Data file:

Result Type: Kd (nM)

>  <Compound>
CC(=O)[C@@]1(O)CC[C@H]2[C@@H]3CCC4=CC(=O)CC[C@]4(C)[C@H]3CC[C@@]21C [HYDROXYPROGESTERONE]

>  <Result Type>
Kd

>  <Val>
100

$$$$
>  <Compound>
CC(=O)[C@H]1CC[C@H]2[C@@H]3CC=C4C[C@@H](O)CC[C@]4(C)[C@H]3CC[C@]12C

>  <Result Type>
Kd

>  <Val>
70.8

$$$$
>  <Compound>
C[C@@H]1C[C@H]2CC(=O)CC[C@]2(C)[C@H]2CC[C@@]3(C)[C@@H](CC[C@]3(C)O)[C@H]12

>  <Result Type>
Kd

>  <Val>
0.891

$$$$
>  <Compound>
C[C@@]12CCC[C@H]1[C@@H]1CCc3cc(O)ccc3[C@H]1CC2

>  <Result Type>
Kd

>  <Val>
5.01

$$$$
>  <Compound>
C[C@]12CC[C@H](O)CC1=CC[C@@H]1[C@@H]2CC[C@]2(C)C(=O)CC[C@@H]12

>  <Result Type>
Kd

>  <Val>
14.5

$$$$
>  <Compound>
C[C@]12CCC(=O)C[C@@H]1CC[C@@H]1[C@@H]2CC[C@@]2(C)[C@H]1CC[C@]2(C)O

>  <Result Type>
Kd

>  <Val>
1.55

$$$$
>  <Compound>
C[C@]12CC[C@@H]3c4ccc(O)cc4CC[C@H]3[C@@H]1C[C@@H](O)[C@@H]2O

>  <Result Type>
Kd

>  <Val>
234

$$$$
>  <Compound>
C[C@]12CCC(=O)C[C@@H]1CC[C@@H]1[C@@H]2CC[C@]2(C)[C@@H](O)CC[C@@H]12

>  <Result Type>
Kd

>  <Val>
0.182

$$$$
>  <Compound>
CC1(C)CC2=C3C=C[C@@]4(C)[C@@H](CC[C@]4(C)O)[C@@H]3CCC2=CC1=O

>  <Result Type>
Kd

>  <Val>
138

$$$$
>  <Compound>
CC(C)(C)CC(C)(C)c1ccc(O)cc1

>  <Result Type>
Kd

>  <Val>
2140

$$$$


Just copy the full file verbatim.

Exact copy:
Result Type: Kd (nM)

>  <Compound>
CC(=O)[C@@]1(O)CC[C@H]2[C@@H]3CCC4=CC(=O)CC[C@]4(C)[C@H]3CC[C@@]21C [HYDROXYPROGESTERONE]

>  <Result Type>
Kd

>  <Val>
100

$$$$
>  <Compound>
CC(=O)[C@H]1CC[C@H]2[C@@H]3CC=C4C[C@@H](O)CC[C@]4(C)[C@H]3CC[C@]12C

>  <Result Type>
Kd

>  <Val>
70.8

$$$$
>  <Compound>
C[C@@H]1C[C@H]2CC(=O)CC[C@]2(C)[C@H]2CC[C@@]3(C)[C@@H](CC[C@]3(C)O)[C@H]12

>  <Result Type>
Kd

>  <Val>
0.891

$$$$
>  <Compound>
C[C@@]12CCC[C@H]1[C@@H]1CCc3cc(O)ccc3[C@H]1CC2

>  <Result Type>
Kd

>  <Val>
5.01

$$$$
>  <Compound>
C[C@]12CC[C@H](O)CC1=CC[C@@H]1[C@@H]2CC[C@]2(C)C(=O)CC[C@@H]12

>  <Result Type>
Kd

>  <Val>
14.5

$$$$
>  <Compound>
C[C@]12CCC(=O)C[C@@H]1CC[C@@H]1[C@@H]2CC[C@@]2(C)[C@H]1CC[C@]2(C)O

>  <Result Type>
Kd

>  <Val>
1.55

$$$$
>  <Compound>
C[C@]12CC[C@@H]3c4ccc(O)cc4CC[C@H]3[C@@H]1C[C@@H](O)[C@@H]2O

>  <Result Type>
Kd

>  <Val>
234

$$$$
>  <Compound>
C[C@]12CCC(=O)C[C@@H]1CC[C@@H]1[C@@H]2CC[C@]2(C)[C@@H](O)CC[C@@H]12

>  <Result Type>
Kd

>  <Val>
0.182

$$$$
>  <Compound>
CC1(C)CC2=C3C=C[C@@]4(C)[C@@H](CC[C@]4(C)O)[C@@H]3CCC2=CC1=O

>  <Result Type>
Kd

>  <Val>
138

$$$$
>  <Compound>
CC(C)(C)CC(C)(C)c1ccc(O)cc1

>  <Result Type>
Kd

>  <Val>
2140

$$$$